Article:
In a way, using the new EMV (Europay, Mastercard, Visa) “chip” card terminals is a lot like having insurance. If you never run into trouble, you may not even realize you have it. Insurance only really pays for itself when you get into trouble. But when you do, you’re sure glad you have it. And it’s the same for using EMV-enabled terminals for card-present transactions.
According to an article on the US News and World Report website, “Embedded in every EMV card is a computer chip that creates a one-time code for each transaction. If someone tries to steal this code, it is worthless because it is valid for a single use. By comparison, magnetic strip cards store all key data, such as a cardholder’s name, credit card number and CVV code, on the strip, and once the information is written there, it never changes.”
The EMV compliance “rules” went into effect in October of 2015, although gas stations had until October 2018 to comply. The word rule is used here because the truth is there’s no law requiring any merchant to use an EMV terminal at the point-of-sale.
Adoption of EMV technology in the US is completely optional. Neither banks nor merchants are under any obligation to use EMV cards and terminals. No one will shut you down, or even send you a reminder, if you fail to implement an EMV terminal. However, there is a strong incentive to use one.
Credit card fraud is a multi-billion dollar problem, with almost half of it occurring in the US. When it comes to reducing credit card fraud though, EMV technology really helps. A new identity fraud study by Javelin Strategy shows “the recent shift to EMV (embedded chip) cards is helping to contain existing card fraud. According to the study, existing card fraud losses declined from $8.1 billion in 2017 to $6.4 billion last year.”
Here’s how merchants are incentivized to adopt EMV technology. Before EMV technology, when there was a fraudulent charge, the banks were typically held liable. And the same holds true today for transactions in which both the card and terminal are EMV-enabled. The problem occurs with asymmetrical transactions.
An asymmetrical transaction is one in which either the card or the terminal are EMV-compliant, but not both. In such circumstances, should a fraudulent transaction occur, the party not using EMV technology is held liable for the charges. In other words, if you don’t use an EMV terminal, any fraudulent transaction using an EMV card on your machine is your headache. And the only way to make sure you never suffer from this headache is to start using an EVM-enabled terminal. It’s like a wonderful insurance policy you hope you never need.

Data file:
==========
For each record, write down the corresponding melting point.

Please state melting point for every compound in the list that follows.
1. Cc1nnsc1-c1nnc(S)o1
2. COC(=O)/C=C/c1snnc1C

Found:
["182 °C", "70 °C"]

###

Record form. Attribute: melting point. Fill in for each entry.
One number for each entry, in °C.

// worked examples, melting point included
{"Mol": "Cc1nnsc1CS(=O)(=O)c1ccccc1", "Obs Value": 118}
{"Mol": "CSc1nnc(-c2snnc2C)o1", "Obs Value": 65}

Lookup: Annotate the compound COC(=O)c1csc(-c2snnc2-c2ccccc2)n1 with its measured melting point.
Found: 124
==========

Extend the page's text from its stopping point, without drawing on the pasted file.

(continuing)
According to Lead Genius, “It doesn’t matter if your customers aren’t using EMV-enabled cards; not everyone has one yet. As long as you are EMV compliant, you won’t be liable for fraudulent swiped transactions whether they come from chip transactions or swipe transactions.”
You’d think this is the type of insurance every retailer would want, but so far, that hasn’t happened. According to Digital Transactions, “[Only] 53.5% of general-purpose U.S. card-present transactions in 2018 were so-called chip-on-chip, meaning both the point-of-sale terminal and the card were EMV-enabled.”
The good news, according to Visa, is that “EMV chips cards continue to gain share and cut counterfeit fraud.” EMV technology is doing what’s it’s supposed to do, it’s just that not every retailer is onboard yet.
The slow adoption is hard to understand. Not only does EMV technology provide very inexpensive risk management for retailers, but the technology also produces a better end-user experience when taking advantage of contactless credit cards, which use the same technology as EMV chip cards. According to Bankrate, “A contactless transaction typically takes between one and two seconds to complete, while traditional cards can take around 10 seconds to process. The consumers benefit by having a faster way of completing a transaction, and it’s more convenient than waiting for 8 or 10 seconds while the transaction gets approved.”
If you haven’t implemented EMV terminals at your retail location, you’re vulnerable to unwanted fraudulent charges. This is especially true for small and mid-sized business who are more likely to be targeted for that very reason.
Do yourself and your customers a favor and upgrade to one of AppStar Financials’ EMV-compliant point-of-sale terminals with NFC (i.e., contactless) technology. AppStar Financial, which has been around since 2002, offers reliable equipment with the latest technology and software, along with the best customer service in the industry. Give us a call.